What are the main influences on the artists that appear in the book?
MR – The principal influence for the local artists, I think, is in fact the lack of influences. The isolation from information and the lack of exposure to a mediocre mass culture from the northern hemisphere. The lack of materials for painting with and references (magazines, videos etc.) This was clearest in the 90s, a situation that has changed currently. This lack of influences is such that it makes the local artist look and concentrate on what is surrounding him naturally – context and culture. There’s a strong strain from Argentine tradition and indigenous South American cultures.
What do you consider to be your personal contribution to the evolution of graff art in Argentina?
MR – I think my contribution has been based on helping local graffiti to become a little better known. The projection of Argentine graffiti outside the country helps to generate interest among many artists and foreign movements and they even travel there forging alliances and friendships in ways that come out in the evolution of the local style.
Heart of graff art
Has Buenos Aires been converted into the international heart of graff art?
MR – No, I don’t think so. In fact I don’t think graff art has a heart. Sure, there are certain cities that are notable and Buenos Aires is gaining great importance in the current movement. It is the lack of nuclei and decentralisation that makes graff grow and evolve in unlikely places, like Argentina.
What are the special qualities of graff art in comparison with other forms of art?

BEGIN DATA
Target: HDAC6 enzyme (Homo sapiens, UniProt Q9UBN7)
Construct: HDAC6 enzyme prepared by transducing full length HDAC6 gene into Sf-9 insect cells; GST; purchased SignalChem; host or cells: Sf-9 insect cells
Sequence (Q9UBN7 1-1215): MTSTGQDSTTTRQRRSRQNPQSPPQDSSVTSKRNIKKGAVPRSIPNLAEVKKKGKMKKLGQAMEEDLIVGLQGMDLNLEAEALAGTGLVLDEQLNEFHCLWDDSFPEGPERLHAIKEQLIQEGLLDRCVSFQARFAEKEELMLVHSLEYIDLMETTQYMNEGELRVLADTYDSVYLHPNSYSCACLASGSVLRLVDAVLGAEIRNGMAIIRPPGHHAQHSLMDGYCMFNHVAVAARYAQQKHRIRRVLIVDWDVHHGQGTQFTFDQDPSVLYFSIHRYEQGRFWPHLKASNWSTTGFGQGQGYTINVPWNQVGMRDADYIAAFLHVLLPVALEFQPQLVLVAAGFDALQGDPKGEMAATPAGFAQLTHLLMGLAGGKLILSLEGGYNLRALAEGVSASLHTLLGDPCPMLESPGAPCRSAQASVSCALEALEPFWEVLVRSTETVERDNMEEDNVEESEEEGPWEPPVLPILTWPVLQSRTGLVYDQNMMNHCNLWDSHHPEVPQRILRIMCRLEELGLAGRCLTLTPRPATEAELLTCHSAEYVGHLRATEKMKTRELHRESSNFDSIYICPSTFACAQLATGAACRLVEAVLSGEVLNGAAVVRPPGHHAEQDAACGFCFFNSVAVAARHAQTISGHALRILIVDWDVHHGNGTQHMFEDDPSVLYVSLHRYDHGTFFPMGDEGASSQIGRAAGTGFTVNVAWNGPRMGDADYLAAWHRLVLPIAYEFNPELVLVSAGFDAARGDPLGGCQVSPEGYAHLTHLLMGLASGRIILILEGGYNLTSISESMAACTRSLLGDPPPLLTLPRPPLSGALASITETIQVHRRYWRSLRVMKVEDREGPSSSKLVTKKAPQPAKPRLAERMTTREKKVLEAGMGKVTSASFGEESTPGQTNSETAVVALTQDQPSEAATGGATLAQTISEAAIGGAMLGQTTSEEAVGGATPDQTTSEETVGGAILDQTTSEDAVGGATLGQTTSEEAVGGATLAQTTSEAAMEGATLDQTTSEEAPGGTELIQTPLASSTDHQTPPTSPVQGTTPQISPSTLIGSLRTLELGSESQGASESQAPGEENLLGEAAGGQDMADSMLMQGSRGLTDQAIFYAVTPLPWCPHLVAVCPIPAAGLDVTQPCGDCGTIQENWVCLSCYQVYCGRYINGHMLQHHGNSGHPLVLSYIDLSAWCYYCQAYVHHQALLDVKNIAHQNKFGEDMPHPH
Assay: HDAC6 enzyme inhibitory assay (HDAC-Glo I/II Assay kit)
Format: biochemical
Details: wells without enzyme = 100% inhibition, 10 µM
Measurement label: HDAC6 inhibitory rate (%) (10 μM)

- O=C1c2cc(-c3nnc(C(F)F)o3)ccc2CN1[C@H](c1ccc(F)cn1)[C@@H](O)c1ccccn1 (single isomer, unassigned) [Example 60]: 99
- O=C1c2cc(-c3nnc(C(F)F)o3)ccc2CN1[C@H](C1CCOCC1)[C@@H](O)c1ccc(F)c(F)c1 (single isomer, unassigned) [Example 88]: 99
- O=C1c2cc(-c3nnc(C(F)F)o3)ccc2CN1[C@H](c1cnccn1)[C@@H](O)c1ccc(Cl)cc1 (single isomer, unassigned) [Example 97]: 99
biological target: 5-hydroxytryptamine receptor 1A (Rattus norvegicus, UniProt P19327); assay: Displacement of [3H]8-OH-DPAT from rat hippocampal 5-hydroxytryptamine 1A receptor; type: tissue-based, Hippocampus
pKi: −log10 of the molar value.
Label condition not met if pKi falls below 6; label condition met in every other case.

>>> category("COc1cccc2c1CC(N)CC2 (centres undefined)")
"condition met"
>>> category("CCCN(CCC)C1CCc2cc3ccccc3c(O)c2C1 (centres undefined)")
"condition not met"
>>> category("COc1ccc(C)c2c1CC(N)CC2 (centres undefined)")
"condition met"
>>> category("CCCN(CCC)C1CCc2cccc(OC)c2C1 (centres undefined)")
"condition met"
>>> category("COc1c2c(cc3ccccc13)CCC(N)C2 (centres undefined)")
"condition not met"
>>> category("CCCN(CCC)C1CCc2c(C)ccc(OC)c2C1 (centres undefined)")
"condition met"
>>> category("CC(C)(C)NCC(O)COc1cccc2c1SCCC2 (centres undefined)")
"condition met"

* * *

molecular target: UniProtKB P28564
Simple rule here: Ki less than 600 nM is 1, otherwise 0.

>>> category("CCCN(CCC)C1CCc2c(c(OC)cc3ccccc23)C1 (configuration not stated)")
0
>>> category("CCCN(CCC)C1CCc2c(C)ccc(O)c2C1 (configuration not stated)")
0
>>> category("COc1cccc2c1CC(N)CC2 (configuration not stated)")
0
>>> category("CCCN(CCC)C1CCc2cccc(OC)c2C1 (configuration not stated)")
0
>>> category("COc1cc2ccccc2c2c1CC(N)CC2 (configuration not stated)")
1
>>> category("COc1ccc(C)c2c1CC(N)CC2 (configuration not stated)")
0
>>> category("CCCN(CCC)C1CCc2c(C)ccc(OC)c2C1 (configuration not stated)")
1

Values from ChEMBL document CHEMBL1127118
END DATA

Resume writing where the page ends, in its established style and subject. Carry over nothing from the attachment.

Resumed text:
MR – Basically, it is differentiated by being a movement born on the streets, and that has only managed to survive and develop because it has never left the streets. It is not an art form that can be taught, it is learned in anonymity and through constant practice, which takes place precisely on the streets.
Words rarely appear in the graff art in your book: is this the norm in Argentina graff and why?
MR – Letters are something more than important in graff: in fact graff was born in that way. In Argentina, the level of lettering is elevated and interesting as regards innovation. To be able to reach a point of really appreciating letters requires a great deal of knowledge about graff. When I began the project, I said to myself that I would do a book that pleased both writers with experience as well as those alien to the subject and I think that this is exactly why I decided to peel off the graff with letters and take the book through the forms and characters that I think are the strength of Argentine graffiti.
Do Argentine graff artists feel marginalised from the international avant-garde or do they form part of it?
MR – Local artists certainly note that they are not on the international circuit. That’s a fact. I think this has two sides to it: there are always those who demand more recognition and fame while many others know how to appreciate anonymity or a low profile. Argentine graff is experiencing a boom in popularity, it’s a moment in which it’s very important to defend the identity of local graff.